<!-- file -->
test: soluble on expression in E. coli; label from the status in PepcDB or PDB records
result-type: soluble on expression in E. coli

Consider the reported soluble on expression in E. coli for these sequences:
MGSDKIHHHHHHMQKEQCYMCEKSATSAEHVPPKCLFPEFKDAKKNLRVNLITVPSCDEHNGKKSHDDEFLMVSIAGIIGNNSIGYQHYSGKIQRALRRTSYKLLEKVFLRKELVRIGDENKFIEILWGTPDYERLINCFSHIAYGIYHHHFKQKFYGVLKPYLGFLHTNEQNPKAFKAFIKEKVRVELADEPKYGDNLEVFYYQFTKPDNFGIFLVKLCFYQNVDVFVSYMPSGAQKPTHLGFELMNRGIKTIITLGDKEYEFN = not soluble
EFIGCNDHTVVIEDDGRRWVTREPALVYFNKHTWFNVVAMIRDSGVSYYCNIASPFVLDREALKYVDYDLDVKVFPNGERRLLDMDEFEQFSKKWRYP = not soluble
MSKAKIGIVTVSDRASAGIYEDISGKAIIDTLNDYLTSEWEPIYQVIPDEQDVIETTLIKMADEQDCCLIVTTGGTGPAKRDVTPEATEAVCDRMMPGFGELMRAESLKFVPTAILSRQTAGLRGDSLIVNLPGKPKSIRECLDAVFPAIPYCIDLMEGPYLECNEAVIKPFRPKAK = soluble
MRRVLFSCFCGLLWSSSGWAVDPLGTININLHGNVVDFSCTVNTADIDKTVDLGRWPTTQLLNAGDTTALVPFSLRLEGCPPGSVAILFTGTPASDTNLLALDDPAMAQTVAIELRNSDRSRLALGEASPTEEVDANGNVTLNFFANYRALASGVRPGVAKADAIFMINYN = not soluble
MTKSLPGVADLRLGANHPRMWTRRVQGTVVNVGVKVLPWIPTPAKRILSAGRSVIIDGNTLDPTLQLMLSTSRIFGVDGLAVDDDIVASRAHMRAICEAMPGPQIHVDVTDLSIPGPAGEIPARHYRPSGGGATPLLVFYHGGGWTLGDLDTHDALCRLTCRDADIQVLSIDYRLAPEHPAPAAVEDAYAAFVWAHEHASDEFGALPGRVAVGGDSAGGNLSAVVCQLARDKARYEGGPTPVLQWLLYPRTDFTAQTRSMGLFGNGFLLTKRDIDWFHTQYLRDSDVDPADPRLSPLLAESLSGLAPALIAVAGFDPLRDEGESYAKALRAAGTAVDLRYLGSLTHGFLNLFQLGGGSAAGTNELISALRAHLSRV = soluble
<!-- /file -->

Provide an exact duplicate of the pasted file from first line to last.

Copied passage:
test: soluble on expression in E. coli; label from the status in PepcDB or PDB records
result-type: soluble on expression in E. coli

Consider the reported soluble on expression in E. coli for these sequences:
MGSDKIHHHHHHMQKEQCYMCEKSATSAEHVPPKCLFPEFKDAKKNLRVNLITVPSCDEHNGKKSHDDEFLMVSIAGIIGNNSIGYQHYSGKIQRALRRTSYKLLEKVFLRKELVRIGDENKFIEILWGTPDYERLINCFSHIAYGIYHHHFKQKFYGVLKPYLGFLHTNEQNPKAFKAFIKEKVRVELADEPKYGDNLEVFYYQFTKPDNFGIFLVKLCFYQNVDVFVSYMPSGAQKPTHLGFELMNRGIKTIITLGDKEYEFN = not soluble
EFIGCNDHTVVIEDDGRRWVTREPALVYFNKHTWFNVVAMIRDSGVSYYCNIASPFVLDREALKYVDYDLDVKVFPNGERRLLDMDEFEQFSKKWRYP = not soluble
MSKAKIGIVTVSDRASAGIYEDISGKAIIDTLNDYLTSEWEPIYQVIPDEQDVIETTLIKMADEQDCCLIVTTGGTGPAKRDVTPEATEAVCDRMMPGFGELMRAESLKFVPTAILSRQTAGLRGDSLIVNLPGKPKSIRECLDAVFPAIPYCIDLMEGPYLECNEAVIKPFRPKAK = soluble
MRRVLFSCFCGLLWSSSGWAVDPLGTININLHGNVVDFSCTVNTADIDKTVDLGRWPTTQLLNAGDTTALVPFSLRLEGCPPGSVAILFTGTPASDTNLLALDDPAMAQTVAIELRNSDRSRLALGEASPTEEVDANGNVTLNFFANYRALASGVRPGVAKADAIFMINYN = not soluble
MTKSLPGVADLRLGANHPRMWTRRVQGTVVNVGVKVLPWIPTPAKRILSAGRSVIIDGNTLDPTLQLMLSTSRIFGVDGLAVDDDIVASRAHMRAICEAMPGPQIHVDVTDLSIPGPAGEIPARHYRPSGGGATPLLVFYHGGGWTLGDLDTHDALCRLTCRDADIQVLSIDYRLAPEHPAPAAVEDAYAAFVWAHEHASDEFGALPGRVAVGGDSAGGNLSAVVCQLARDKARYEGGPTPVLQWLLYPRTDFTAQTRSMGLFGNGFLLTKRDIDWFHTQYLRDSDVDPADPRLSPLLAESLSGLAPALIAVAGFDPLRDEGESYAKALRAAGTAVDLRYLGSLTHGFLNLFQLGGGSAAGTNELISALRAHLSRV = soluble